Tiny Off-Roader: 1972 Suzuki LJ20V


I believe this is the predecessor of the Suzuki Samurai of Consumer Reports fame. I remember seeing these on TV in Africa, I think, and always thought they looked quite capable for their size. The owner of 40+ years is ready to sell as the vehicle isn’t getting used much anymore. It’s located in Jackson, Mississippi and is offered for sale here on eBay with a buy-it-now of $2,975. The owner has slowed the rust down by treatment; that explains the somewhat mottled appearance. They state that it runs great and the only mechanical issue is that the brakes have to be bled frequently, and that the second muffler is missing. After looking up some detailed information on the model itself, it’s actually a two-stroke two-cylinder engine of only 359cc! Top speed new was 50 mph, so it’s pretty apparent that this is really an off-highway vehicle. That same informational site above has downloadable parts and service manuals, if you’re interested in learning more. As a very unusual alternative to a traditional off-roader, what do you think?


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  1. MikeG

    359cc!! That granny gear must be the size of a penny!

  2. jaygryph

    Looks like the orange marker lights in a box are the same ones that 74 – 78 toyota pickups used.

  3. Peter

    As soon as I saw the Seller’s reference to a “reed valve,” I admit I got a little excited.

    Me likes two-strokes.

    And sure enough, a brief perusal of the Service Manual shows what Jamie already told us in his original write-up–a two-cylinder, two-stroke. “Cute” doesn’t begin to describe this! LOL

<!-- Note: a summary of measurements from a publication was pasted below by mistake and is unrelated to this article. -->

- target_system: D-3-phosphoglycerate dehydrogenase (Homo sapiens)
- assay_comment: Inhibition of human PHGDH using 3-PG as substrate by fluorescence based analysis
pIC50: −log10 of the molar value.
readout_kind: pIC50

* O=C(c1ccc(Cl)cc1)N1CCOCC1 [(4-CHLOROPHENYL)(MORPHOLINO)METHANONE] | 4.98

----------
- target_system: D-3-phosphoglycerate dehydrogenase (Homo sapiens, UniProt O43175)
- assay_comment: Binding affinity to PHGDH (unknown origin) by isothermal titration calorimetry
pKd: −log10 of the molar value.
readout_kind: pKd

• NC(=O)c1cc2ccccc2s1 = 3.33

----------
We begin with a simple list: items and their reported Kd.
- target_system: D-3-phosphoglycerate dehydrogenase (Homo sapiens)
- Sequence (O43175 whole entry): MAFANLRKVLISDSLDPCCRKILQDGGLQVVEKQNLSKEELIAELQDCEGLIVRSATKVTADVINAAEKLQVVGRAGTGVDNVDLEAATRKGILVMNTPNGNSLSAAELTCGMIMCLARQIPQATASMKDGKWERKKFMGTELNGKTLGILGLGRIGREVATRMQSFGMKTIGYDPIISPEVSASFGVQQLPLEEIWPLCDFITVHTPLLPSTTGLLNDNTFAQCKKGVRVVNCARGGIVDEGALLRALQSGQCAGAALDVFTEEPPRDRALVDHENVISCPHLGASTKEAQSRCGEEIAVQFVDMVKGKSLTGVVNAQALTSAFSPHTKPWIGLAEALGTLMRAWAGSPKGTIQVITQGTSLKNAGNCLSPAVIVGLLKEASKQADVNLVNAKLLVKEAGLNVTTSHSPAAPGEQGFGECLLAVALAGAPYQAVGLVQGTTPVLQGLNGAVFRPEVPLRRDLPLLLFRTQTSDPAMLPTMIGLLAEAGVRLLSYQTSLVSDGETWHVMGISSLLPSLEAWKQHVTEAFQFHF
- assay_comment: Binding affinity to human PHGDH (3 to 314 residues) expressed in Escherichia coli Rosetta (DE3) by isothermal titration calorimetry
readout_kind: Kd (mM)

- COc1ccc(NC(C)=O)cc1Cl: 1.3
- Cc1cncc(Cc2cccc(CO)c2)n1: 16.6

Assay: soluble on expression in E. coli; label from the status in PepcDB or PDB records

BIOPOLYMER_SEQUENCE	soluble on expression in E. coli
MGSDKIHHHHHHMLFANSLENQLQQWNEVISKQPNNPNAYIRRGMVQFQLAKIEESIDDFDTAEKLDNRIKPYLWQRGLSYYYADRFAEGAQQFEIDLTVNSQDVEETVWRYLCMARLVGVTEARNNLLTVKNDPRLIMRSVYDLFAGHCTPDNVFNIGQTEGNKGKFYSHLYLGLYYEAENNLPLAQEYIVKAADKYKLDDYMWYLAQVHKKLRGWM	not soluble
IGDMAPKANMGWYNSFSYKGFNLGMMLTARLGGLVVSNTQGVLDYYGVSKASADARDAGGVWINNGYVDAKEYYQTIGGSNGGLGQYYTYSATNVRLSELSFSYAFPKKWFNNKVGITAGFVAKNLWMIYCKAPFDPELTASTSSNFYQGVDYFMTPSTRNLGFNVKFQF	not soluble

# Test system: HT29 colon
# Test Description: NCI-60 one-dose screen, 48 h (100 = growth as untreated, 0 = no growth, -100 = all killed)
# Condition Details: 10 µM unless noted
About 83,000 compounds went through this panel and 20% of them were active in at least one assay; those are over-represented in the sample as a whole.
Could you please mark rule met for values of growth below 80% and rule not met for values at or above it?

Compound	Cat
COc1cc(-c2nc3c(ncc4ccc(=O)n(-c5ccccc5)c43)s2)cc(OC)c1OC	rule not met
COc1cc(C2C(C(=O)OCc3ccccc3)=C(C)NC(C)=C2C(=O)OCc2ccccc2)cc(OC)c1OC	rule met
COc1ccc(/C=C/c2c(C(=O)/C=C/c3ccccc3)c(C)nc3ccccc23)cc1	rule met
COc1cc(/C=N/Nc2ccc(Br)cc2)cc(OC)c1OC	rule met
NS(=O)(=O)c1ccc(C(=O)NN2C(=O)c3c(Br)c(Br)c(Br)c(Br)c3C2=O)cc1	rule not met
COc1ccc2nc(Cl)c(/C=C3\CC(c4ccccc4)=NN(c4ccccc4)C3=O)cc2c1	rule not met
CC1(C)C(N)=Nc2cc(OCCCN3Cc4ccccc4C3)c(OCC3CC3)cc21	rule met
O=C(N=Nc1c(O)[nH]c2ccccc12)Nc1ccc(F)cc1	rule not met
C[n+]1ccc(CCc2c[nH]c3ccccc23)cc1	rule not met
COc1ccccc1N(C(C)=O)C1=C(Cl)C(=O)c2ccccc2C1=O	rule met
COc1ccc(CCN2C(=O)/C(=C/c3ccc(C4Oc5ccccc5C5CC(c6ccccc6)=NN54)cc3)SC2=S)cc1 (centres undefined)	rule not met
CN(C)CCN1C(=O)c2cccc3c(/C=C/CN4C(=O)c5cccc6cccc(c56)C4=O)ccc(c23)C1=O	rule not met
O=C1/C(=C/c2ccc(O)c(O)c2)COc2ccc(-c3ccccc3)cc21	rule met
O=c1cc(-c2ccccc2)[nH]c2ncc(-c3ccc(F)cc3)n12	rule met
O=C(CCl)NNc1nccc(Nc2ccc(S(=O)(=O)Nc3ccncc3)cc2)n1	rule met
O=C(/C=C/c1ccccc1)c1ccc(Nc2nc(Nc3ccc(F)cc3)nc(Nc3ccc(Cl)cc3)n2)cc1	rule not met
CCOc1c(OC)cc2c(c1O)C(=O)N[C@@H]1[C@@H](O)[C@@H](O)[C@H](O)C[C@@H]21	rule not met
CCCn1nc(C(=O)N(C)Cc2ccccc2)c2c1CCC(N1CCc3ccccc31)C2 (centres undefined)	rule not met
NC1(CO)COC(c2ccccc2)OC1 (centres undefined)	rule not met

As an “electronic hoarder,” I downloaded the complete Service Manual, but I cannot figure out how to do that with the Parts Manual (linked in the Seller’s ebay auction).

    Can anybody advise how to download the PARTS MANUAL?

    I like this thing, but my first concern (as it SURELY is a “grey market” vehicle” would be: P-A-R-T-S).

    And this is a big deal, potentially. As a Kubota CUT (Compact Tractor Enthusiast) I am aware that sometimes, folks get a good deal on a grey-market Kubota, only to find out that parts (and dealers willing to service them) are a problem.

    Consequently, unless someone here chimes in about a parts source for this cute, ‘lil bugger, I’d have to say “pass.”

    But it’s sure cute!

    Is it me, or does the gray on the exterior body panels look like the body is aluminum, or galvanized steel? (I realize that the Seller said “Rust spots were wire-brushed and then coated with “Rust Bullet…” but I confess I’m not at ALL familiar with “Rust Bullet.”)

    Does “Rust Bullet” end up looking like dull galvanized steel or aluminum?

    Re: “rust inhibitors,” I’ve use “Extend,” (now owned by Loctite) with GREAT success, over the years, but I am aware that others swear by POR 15 and I have seen mention made of “Rust Bullet.”


    Perhaps, as the website grows, you will consider a forum, where we can discuss such things as “rust converters.”

    I’m thinking of paying the $5./mo. fee you’ve recently floated, so maybe it’s time we all paid up and helped get this excellent site to the next level?


  4. Howard A Member

    Apparently, this WAS the predecessor to the Samurai, except, the 1st models, LJ10, had an air-cooled 2 cycle, 2 cylinder, and liquid cooling came out in ’72. I had a friend that bought a new Samurai, ( mid-’80’s) and for what she used it for, daily transportation, it was a miserable vehicle. It was underpowered, rode terrible, noisy, top heavy (it seemed) and sorely needed a 5 speed (which did come out later). The 1st motor blew after a few months, Suzuki put a new motor in, that one lasted about a year, and Suzuki refused to replace the 2nd motor. She parked it in a field, and it’s probably still there to this day.

  5. John Moiseve

    The LJ10 & LJ20 were sold in Guam and Saipan. And some were also sold in Hawaii. They were licensed for road use – although Hawaii’ were imported as farm implements. The Suzuki dealers in Guam & Saipan, will still have access to parts for these – but it may take a while to get them. I owned a 1976 Suzuki LJ50 Jimney Jeep which is the LJ10 with a LJ50 engine (which most of the imports came with). 50mph downwind, but they could certainly climb and mud with their low low range 4wd, and tall skinny tires.

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